Monday, November 24, 2008

Mad World....

Had Kerry been elected in 2004 and had he initiated a similar "bail-out", can you imagine how Republicans would be responding to the near random manner in which Bush and Paulson are running around, throwing bushels of money at the financial industry? Or that the auto industry's request for $25 billion in federal loans would seem miniscule as opposed to the Bush/Paulson blank check for the financial industry? A year, or even six months ago, could you have imagined a blasé reaction by Congressional Republicans to a Democratic President-Elect's proposed two-year $600 trillion economic stimulus package?

You can blame whomever you want for those aspects of this crisis that predate Bush's tenure. Certainly, financial deregulation that occurred under Clinton played a role in this mess. But it's difficult to get past the top-to-bottom, front-to-back incompetence of the Bush Administration. And despite their lies protestations, the leaders of financial giants like Citigroup knew that they had flushed lending standards down the toilet and were taking enormous risk in the hope of reaping huge profits - and paychecks. I don't want to seem vindictive, but if they've run their companies into the ditch to the point that they need these multi-billion dollar handouts, given that context their CEO's should be tendering their resignations.

As recently as March, we were given projections like this:
You can see this for yourself in Table VI.F8 in Social Security's 2007 trustees' report. Compare "income excluding interest" with "cost," and you get cash flow numbers. (I'm ignoring interest, because it's paid with Treasury IOUs, not with cash.) You see that the system's cash flow is projected at about positive $92 billion this year. Nice. But by 2020 it's negative $96 billion, rising to about negative $280 billion in 2025, half a trillion in 2030.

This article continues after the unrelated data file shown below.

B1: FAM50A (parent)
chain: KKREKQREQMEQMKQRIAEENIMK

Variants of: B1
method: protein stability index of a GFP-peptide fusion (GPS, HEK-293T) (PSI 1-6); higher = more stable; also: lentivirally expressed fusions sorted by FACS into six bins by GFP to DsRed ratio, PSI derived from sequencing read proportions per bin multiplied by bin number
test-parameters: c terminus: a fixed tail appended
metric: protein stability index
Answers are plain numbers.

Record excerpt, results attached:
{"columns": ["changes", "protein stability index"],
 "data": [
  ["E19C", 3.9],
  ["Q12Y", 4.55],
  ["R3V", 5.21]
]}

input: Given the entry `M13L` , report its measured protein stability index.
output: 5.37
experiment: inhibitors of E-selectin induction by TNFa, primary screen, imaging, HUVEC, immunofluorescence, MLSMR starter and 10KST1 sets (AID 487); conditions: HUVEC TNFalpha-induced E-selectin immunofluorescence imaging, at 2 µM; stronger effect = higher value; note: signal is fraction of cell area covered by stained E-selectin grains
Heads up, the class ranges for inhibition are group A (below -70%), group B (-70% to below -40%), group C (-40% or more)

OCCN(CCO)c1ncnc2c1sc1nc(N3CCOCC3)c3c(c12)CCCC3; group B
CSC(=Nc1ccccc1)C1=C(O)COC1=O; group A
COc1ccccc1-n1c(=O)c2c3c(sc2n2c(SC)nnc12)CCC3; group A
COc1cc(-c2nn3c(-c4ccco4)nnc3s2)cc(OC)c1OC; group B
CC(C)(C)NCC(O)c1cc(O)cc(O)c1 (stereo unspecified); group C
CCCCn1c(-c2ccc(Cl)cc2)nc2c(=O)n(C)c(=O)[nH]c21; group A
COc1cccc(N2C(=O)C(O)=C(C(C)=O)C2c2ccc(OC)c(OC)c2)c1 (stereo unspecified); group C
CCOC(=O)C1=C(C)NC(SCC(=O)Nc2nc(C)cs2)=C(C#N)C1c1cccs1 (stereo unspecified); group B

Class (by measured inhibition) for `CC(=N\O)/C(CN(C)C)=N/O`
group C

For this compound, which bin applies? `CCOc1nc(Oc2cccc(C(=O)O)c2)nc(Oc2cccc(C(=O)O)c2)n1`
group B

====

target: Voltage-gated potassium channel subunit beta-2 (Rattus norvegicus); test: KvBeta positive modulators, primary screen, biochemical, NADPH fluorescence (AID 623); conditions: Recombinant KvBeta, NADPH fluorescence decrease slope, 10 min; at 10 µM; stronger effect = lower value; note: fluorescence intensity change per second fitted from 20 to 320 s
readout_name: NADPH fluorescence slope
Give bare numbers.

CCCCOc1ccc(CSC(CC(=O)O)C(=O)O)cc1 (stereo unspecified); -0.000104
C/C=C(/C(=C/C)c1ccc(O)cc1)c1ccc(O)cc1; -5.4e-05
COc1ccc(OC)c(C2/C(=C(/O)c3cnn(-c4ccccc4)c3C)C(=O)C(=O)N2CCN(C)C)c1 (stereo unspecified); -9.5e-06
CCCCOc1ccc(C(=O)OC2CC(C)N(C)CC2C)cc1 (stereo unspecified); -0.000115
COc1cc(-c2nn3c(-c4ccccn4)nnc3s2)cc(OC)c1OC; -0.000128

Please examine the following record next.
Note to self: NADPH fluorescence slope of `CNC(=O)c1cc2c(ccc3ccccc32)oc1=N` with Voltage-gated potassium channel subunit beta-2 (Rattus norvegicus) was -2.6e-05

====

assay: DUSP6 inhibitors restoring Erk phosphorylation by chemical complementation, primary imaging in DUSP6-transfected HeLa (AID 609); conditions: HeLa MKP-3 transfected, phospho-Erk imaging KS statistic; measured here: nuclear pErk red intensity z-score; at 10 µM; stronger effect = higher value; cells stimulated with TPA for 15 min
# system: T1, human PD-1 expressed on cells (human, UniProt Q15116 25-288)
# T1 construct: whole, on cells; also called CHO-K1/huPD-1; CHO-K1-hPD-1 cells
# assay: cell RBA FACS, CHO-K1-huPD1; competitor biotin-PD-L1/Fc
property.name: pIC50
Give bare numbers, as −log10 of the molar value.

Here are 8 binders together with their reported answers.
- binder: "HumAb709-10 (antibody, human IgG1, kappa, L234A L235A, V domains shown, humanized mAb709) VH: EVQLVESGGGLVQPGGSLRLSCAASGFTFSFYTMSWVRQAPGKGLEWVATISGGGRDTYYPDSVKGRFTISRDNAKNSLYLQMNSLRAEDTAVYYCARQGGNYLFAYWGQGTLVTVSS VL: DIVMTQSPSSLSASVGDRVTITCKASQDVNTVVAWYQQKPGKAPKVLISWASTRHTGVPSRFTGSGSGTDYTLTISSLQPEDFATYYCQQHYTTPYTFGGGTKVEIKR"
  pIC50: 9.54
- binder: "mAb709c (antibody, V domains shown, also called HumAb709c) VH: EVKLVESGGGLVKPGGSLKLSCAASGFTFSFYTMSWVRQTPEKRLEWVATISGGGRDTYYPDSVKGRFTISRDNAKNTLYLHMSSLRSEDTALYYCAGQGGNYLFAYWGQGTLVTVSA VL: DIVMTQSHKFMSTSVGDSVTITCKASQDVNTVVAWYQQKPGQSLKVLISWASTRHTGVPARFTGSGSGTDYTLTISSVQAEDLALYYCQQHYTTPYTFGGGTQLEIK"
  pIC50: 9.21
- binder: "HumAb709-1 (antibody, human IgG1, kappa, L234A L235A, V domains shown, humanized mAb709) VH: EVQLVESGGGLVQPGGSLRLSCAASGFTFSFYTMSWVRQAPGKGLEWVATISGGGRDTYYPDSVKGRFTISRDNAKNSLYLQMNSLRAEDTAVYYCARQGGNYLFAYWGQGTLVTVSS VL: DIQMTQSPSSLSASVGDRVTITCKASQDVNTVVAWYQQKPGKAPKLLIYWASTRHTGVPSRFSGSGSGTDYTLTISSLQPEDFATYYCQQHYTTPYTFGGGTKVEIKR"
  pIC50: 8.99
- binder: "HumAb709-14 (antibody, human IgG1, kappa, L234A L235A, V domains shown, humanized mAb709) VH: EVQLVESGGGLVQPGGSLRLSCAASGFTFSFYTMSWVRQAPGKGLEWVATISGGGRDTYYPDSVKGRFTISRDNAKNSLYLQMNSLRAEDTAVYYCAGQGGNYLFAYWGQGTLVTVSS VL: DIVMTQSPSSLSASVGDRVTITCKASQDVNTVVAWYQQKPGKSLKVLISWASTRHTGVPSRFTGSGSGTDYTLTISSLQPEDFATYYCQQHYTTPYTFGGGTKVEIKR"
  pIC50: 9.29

Oh my.... half a trillion dollars in twenty-two years? Strangely, back in March that seemed like a big number. So what's the cure?
It would be nice to have $2.3 trillion in useful assets in an equivalent of a sovereign wealth fund - but we can't turn back time.

We can still buy time by investing current cash surpluses in non-Treasury assets. But that would require a change in the law and a change in the Washington mindset, neither of which seems to be in the offing.
Darn shame, because if we had invested the Social Security trust fund in private securities that follow the Dow, we would have earned, no wait, lost $800 billion. You know, on paper. I think Social Security privatization is off the table for a while.

What I wonder is, has the scale of this bail-out blown any notion of fiscal responsibility straight out of the budget. What will it take to get us back into a world where a half-trillion dollars is a "big deal"?

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